For many high school students, summer vacation is a time for reuniting with camp friends, working at the local ice cream shop, or just lazily lying on the beach. However, while these summertime activities are valuable in certain respects, I have learned new ways to enjoy the summer.
Last July I participated in "Summer in New York: A Pre-College Program," at Barnard College, directly adjacent to Columbia University. Through participating in this co-ed program, I gained knowledge in two specific areas which are not taught in my school, I made friends from all around the country, I enjoyed many activities New York City has to offer, and most important, I was introduced to what college is really like, since all the participants stay in Barnard dorms.
I was surprised at the diverse group of people who comprised the program. Students from as far away as Japan and Brazil and as close as Long Island were introduced to college life as only Barnard can offer. Many parents expressed concern about the dangers of New York City, and questioned if their children were mature enough to handle themselves there. These reservations were soon put to rest when the parents observed the tightly-knit security policy which encompasses Barnard, and the safety rules for participants. Throughout the program, students are treated as mature, grown-up individuals; however, there are restrictions. A curfew is set every night, and students are expected to be accompanied by their "R.A.s," Barnard and Columbia students.
I can recommend the program for so many reasons, but the highlights for me were the activities which were planned for us. Students participated in the Democratic National Convention, saw plays on Broadway, helped the homeless by renovating shelters, went on tours of various New York landmarks, and observed lectures on various topics. My favorite activity was the Harlem Restoration Project, which enabled a small group of participants to observe the positive and negative aspects of living in a major urban center, and required the students to help restore an aging tenement.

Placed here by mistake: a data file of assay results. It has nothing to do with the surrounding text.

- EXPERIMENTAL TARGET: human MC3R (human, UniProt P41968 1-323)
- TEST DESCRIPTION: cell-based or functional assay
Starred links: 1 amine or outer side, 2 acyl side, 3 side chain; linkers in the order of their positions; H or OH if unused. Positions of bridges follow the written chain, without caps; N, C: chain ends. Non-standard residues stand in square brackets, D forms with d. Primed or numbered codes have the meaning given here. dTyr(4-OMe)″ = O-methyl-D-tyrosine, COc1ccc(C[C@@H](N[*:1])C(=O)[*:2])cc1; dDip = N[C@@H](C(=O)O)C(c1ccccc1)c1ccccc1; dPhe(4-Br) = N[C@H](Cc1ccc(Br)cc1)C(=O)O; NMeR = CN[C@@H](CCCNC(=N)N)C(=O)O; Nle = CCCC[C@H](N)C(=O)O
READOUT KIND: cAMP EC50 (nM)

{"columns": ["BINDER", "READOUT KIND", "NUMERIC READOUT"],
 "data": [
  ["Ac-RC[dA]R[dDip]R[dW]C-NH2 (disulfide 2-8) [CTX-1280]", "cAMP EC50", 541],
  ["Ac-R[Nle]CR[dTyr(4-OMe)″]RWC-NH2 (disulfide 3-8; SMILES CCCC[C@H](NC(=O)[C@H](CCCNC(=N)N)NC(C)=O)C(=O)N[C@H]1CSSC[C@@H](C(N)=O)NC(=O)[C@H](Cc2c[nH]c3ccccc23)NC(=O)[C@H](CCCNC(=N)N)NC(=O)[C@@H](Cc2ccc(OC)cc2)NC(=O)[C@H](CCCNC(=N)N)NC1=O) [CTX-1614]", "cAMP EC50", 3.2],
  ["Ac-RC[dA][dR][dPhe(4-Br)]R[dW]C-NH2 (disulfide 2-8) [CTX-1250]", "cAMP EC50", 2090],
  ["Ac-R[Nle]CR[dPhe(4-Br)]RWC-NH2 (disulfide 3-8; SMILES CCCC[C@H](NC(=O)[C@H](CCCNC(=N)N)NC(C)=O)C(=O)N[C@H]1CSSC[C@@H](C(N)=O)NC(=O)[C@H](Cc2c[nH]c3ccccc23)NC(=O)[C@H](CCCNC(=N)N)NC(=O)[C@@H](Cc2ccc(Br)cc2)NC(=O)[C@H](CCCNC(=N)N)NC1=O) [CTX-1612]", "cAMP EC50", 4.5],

The courses which the program offers are varied; among the choices are, sociology, prose and poetry, theater, cinema, economics, and psychology, and each course is taught by a faculty member of Columbia or Barnard. One quality that separates these courses from normal high school courses is that the professors often go to extra lengths for students. I experienced this dedication when my theater professor took the class to see the Broadway play "Conversations With My Father," and afterward arranged a tour of the set given by the play's star, Judd Hirsch.
In my opinion, the area surrounding Barnard is the best college campus on the East Coast. This is due to the wide variety of restaurants and shops surrounding Barnard and Columbia, but also because of the surprising beauty within the campus, which can often make students forget that they are in a city.
I came away from the program with new friends, a greater knowledge in two specific areas of study, an appreciation for the vital cultural aspects of New York City, and a more definite idea about what college life is like. If you are a sophomore, junior or senior in high school, and are interested in finding out more about the program, you can write to the following address:
Director of Special Academic Programs
New York, NY 10027-6598 n
This piece has been published in Teen Ink’s monthly print magazine.